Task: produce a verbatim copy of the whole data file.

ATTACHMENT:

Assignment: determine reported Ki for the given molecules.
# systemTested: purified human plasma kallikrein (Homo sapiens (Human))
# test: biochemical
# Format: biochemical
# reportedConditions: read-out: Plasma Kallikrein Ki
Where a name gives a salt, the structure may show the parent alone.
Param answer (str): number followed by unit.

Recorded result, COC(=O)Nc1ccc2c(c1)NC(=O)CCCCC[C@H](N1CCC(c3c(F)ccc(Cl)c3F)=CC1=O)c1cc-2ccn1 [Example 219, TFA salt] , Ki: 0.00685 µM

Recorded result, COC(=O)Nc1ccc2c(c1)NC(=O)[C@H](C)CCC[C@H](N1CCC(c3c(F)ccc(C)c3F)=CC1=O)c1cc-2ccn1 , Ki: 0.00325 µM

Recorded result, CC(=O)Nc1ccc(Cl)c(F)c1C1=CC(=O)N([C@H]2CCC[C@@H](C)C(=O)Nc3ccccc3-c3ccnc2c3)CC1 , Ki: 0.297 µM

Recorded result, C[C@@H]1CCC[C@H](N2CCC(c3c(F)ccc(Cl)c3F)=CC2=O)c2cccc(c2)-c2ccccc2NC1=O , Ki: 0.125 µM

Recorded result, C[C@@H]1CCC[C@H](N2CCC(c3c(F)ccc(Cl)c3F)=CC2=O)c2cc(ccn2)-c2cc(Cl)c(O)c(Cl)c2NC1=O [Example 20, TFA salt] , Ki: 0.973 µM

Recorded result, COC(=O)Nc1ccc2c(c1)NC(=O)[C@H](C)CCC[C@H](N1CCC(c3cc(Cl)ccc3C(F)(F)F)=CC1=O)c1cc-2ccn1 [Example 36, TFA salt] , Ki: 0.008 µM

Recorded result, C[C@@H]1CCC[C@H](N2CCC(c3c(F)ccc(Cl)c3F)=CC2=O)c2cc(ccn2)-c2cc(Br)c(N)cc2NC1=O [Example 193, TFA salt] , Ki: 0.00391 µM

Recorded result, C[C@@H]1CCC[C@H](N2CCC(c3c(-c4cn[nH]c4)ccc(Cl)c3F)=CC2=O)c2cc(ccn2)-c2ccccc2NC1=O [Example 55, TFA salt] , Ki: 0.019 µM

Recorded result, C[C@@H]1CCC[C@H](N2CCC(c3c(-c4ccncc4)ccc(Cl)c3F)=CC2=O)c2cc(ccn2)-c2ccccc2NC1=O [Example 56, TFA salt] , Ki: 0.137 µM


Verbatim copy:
Assignment: determine reported Ki for the given molecules.
# systemTested: purified human plasma kallikrein (Homo sapiens (Human))
# test: biochemical
# Format: biochemical
# reportedConditions: read-out: Plasma Kallikrein Ki
Where a name gives a salt, the structure may show the parent alone.
Param answer (str): number followed by unit.

Recorded result, COC(=O)Nc1ccc2c(c1)NC(=O)CCCCC[C@H](N1CCC(c3c(F)ccc(Cl)c3F)=CC1=O)c1cc-2ccn1 [Example 219, TFA salt] , Ki: 0.00685 µM

Recorded result, COC(=O)Nc1ccc2c(c1)NC(=O)[C@H](C)CCC[C@H](N1CCC(c3c(F)ccc(C)c3F)=CC1=O)c1cc-2ccn1 , Ki: 0.00325 µM

Recorded result, CC(=O)Nc1ccc(Cl)c(F)c1C1=CC(=O)N([C@H]2CCC[C@@H](C)C(=O)Nc3ccccc3-c3ccnc2c3)CC1 , Ki: 0.297 µM

Recorded result, C[C@@H]1CCC[C@H](N2CCC(c3c(F)ccc(Cl)c3F)=CC2=O)c2cccc(c2)-c2ccccc2NC1=O , Ki: 0.125 µM

Recorded result, C[C@@H]1CCC[C@H](N2CCC(c3c(F)ccc(Cl)c3F)=CC2=O)c2cc(ccn2)-c2cc(Cl)c(O)c(Cl)c2NC1=O [Example 20, TFA salt] , Ki: 0.973 µM

Recorded result, COC(=O)Nc1ccc2c(c1)NC(=O)[C@H](C)CCC[C@H](N1CCC(c3cc(Cl)ccc3C(F)(F)F)=CC1=O)c1cc-2ccn1 [Example 36, TFA salt] , Ki: 0.008 µM

Recorded result, C[C@@H]1CCC[C@H](N2CCC(c3c(F)ccc(Cl)c3F)=CC2=O)c2cc(ccn2)-c2cc(Br)c(N)cc2NC1=O [Example 193, TFA salt] , Ki: 0.00391 µM

Recorded result, C[C@@H]1CCC[C@H](N2CCC(c3c(-c4cn[nH]c4)ccc(Cl)c3F)=CC2=O)c2cc(ccn2)-c2ccccc2NC1=O [Example 55, TFA salt] , Ki: 0.019 µM

Recorded result, C[C@@H]1CCC[C@H](N2CCC(c3c(-c4ccncc4)ccc(Cl)c3F)=CC2=O)c2cc(ccn2)-c2ccccc2NC1=O [Example 56, TFA salt] , Ki: 0.137 µM